Interview with Ann Gentry: This Vegan Chef Keeps it Real

The founder of Real Food Daily shares the tale of her vegan conversion

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Clean Plates interviews vegan chef Ann Gentry
Chef Ann Gentry of ionic LA plant based restaurant, Real Food Daily, sits down with Clean Plates to speak about her vegan conversion and efforts to sustainability. (Photo by: Ann Gentry)

Updated Jul 31, 2018 @ 4:35 pm

Long before vegan food even piqued mainstream curiosity, chef Ann Gentry was blazing a plant-based trail with her novel approach to fresh, seasonal, animal-free food. As the founder of Clean Plates-approved Real Food Daily, Los Angeles’ iconic, organic, vegan restaurant, today she’s a household name in the dialogue about sustainable, plant-based cooking and dining. (Read our review of Real Food Daily.)

Gentry opened Real Food Daily in Santa Monica in 1993, a West Hollywood location five years later, and has tirelessly championed the personal and planetary benefits of a vegan diet ever since. In between publishing cookbooks—most recently Vegan Family Meals—running her restaurants and lecturing, she took time to chat with Clean Plates about her vegan conversion and the importance of sustainable farming practices.

Q: You’re a Tennessee native; tell us about your evolution as a vegan chef?
A: After a childhood spent eating a typical American diet, Southern-style, and later surviving on sweets and cigarettes in college, my life took a profound turn in my twenties. I was an aspiring actress in New York City, waiting tables at a vegetarian restaurant in Greenwich Village. My food journey began then and is still continuing.

Q: When you started out was it challenging to find vegetarian or vegan ingredients?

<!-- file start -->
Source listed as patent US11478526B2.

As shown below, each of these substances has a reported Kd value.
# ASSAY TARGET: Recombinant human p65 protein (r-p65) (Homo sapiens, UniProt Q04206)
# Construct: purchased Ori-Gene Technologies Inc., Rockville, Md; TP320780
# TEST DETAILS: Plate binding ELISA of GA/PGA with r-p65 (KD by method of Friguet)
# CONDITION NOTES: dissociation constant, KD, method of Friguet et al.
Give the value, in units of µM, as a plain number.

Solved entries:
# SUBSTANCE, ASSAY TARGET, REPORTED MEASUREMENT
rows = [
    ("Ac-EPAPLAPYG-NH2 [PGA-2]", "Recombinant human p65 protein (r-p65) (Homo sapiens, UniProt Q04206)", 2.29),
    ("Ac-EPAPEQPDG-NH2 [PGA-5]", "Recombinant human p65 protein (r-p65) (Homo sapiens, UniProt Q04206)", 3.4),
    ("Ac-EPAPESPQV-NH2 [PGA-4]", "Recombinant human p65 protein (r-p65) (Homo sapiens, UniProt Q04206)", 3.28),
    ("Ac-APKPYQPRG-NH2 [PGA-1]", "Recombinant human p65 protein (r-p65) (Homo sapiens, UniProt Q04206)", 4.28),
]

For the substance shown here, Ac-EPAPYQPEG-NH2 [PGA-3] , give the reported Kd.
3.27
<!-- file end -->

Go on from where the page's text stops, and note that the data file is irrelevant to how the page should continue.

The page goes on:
A: By the time I started eating well, an industry of health, natural, organic, and macrobiotic foods was in full swing. Companies like Eden Foods, Erewhon, Ohsawa and White Wave were the leading brands in quality natural foods. Today there are many more choices from companies with integrity and vision that are committed to producing clean foods.

Q: You’ve been an outspoken advocate for organic farming. What can individuals do to support it?
A: As consumers we need to become educated about the Farm Bill 2012.  If we don’t pay attention and actively engage our representatives in Congress, this bill is going to pass and a lot of people are going to wake up and wonder what happened to how food is grown.

Another arena to get educated about is GMOs. We have to stop passively buying into the belief that GMOs have always been in our food chain and our health hasn’t been hurt yet. This is what the GMO lobbyists want us to believe. We need to stop purchasing packaged and processed foods made with GMOs. Look for the Non-GMO Project label on food products.

Q: You’ve traveled widely. How do you maintain a vegan diet while traveling? Any places you found surprisingly abundant in options?
A: Traveling can have its challenges, but traveling while vegan is an adventure unto itself. Packing is always an issue. When traveling by plane, I stuff a large carry-on bag with nuts and seeds, granola bars, and a few fruits and vegetables to tide me over.

If I were driving, you’d swear I have a mini Whole Foods Market in my trunk. From the looks of my over-packed car with several full shopping bags, an ice cooler and gallons of filtered water, you’d think Armageddon was around the corner.

I’ve always found great healthy places to dine in Portland, Austin, San Francisco, New York, Seattle and even in my home town of Memphis.

Q: As a mother of two, can you share some tips for getting kids to eat their veggies?
A: A plant-based diet encourages creativity in the kitchen with a rotating palette of fresh, colorful, ripe produce. Prepare the best local and seasonal ingredients with a variety of cooking methods and you’ll have more interesting and diverse tastes and textures on your plate.

Image courtesy of Ann Gentry.

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